Under its “Dare 2 Go Deep” campaign, The Economist creates a readership-minded marketing schtick intended to attract college students, staff and faculty members to its publication. The article ( “The Economist looks to Colleges for New Readers,”) about the nearly $1 million campaign comes from the NY Times’ Media Decoder blog. In the piece, managing director for the Economist Group tells Stuart Elliot that research indicates that many people begin to read the publication “after it’s recommended by a mentor professor, a parent.”
But even with these recommendations, the news magazine has made its intentions clear about its own desire to be the one that attracts a younger (and hopefully loyal) reader. The emphasis on new media comes as no surprise to those who follow the media industry. For example, the Tumblr-driven design of The Economist’s Dare2GoDeep website possesses a certain youthful quality that translates into a stronger focus on video content when compared to its more print-centric online homepage of The Economist.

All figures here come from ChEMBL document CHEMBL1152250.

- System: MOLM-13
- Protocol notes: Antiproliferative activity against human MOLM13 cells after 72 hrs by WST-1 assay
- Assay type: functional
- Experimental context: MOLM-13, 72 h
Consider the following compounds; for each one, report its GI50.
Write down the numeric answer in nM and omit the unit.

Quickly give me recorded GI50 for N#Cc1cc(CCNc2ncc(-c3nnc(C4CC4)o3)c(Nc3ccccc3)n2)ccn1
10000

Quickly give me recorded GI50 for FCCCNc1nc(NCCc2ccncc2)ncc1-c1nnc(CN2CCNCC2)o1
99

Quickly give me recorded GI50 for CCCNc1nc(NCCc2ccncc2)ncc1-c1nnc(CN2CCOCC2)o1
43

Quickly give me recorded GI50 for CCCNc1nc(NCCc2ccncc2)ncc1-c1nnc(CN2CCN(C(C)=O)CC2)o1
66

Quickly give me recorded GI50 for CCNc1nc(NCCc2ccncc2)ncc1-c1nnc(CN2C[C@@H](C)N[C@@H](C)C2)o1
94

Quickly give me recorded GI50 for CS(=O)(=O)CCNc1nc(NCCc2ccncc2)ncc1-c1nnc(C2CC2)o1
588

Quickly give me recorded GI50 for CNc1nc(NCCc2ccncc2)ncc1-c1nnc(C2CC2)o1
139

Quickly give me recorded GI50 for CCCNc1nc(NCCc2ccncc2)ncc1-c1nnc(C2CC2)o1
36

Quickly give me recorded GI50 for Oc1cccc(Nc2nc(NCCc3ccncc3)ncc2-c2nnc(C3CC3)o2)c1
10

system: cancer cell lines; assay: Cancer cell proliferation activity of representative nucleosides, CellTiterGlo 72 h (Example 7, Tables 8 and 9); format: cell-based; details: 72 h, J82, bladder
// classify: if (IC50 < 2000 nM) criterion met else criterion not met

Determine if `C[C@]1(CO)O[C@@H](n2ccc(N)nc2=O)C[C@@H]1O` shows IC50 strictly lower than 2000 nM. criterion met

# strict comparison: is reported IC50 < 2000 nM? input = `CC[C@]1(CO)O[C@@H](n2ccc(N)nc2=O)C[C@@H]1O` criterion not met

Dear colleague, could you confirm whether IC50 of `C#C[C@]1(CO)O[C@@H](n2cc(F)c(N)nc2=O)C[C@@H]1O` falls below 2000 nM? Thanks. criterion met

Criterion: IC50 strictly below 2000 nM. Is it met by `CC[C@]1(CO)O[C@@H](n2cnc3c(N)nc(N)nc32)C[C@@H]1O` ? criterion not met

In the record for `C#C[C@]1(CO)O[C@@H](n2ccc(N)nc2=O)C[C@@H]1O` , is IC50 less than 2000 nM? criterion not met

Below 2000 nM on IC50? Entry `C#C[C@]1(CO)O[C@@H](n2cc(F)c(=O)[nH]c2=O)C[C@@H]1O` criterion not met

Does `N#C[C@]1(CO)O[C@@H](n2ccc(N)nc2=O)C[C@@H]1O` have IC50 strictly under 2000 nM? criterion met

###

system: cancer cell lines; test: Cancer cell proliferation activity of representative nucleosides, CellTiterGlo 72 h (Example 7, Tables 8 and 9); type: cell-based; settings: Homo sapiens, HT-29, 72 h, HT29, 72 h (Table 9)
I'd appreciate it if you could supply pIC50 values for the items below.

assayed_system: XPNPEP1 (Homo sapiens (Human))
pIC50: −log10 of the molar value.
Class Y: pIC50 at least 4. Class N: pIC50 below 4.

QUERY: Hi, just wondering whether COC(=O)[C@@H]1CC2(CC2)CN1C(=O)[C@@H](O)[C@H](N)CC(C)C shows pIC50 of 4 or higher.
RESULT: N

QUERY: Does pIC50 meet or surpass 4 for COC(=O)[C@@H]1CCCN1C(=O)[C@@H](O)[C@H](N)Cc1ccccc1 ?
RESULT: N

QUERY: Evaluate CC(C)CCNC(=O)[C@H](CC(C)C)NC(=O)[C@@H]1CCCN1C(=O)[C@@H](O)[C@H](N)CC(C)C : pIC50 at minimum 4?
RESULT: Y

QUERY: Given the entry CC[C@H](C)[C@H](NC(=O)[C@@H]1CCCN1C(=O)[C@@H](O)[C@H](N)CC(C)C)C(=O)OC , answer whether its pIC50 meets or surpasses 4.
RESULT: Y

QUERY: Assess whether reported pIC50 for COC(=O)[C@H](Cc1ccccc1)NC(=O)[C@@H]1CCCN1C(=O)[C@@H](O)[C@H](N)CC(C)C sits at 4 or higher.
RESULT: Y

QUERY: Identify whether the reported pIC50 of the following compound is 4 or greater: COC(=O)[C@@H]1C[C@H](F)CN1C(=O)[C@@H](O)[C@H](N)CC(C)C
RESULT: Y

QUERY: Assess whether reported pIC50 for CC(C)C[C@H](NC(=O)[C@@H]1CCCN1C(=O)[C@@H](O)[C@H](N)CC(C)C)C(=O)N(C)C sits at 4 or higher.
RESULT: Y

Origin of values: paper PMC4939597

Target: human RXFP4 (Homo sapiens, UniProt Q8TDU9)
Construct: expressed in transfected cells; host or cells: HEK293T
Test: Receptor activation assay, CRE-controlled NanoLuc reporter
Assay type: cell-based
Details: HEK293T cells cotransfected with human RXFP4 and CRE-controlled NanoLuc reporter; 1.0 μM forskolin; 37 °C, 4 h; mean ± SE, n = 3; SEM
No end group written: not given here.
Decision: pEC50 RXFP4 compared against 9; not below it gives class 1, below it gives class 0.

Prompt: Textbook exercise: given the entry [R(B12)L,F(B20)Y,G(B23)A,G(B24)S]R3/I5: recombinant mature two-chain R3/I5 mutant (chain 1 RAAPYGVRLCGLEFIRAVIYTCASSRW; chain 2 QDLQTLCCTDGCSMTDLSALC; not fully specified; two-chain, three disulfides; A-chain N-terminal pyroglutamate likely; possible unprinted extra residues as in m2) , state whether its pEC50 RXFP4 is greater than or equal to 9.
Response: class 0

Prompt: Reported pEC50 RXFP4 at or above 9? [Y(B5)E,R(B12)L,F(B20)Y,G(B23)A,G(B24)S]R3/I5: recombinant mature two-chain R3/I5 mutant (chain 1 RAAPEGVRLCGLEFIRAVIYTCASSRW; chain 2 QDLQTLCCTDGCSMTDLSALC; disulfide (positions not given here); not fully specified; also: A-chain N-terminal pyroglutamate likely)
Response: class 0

As part of the campaign, the Dare2GoDeep website will offer a free two-week subscription to the publication. And, when you look at the subscription numbers, it’s no surprise that the news magazine would want to up the ante in the digital department. The article by Stuart Elliott reports:
The free, two-week subscription being offered is digital is no accident. The Economist is keen on increasing its circulation in nonprint venues. According to data provided by Mr. Rossi, the magazine’s total worldwide circulation of 1,558,119 is composed of 1,455,261 print copies and 102,858 digital copies. North America accounts for 897,849 of the total worldwide circulation.
Now, the lingering question is, “Will it work?”
What do you think? How can The Economist attract a younger audience without sacrificing its content?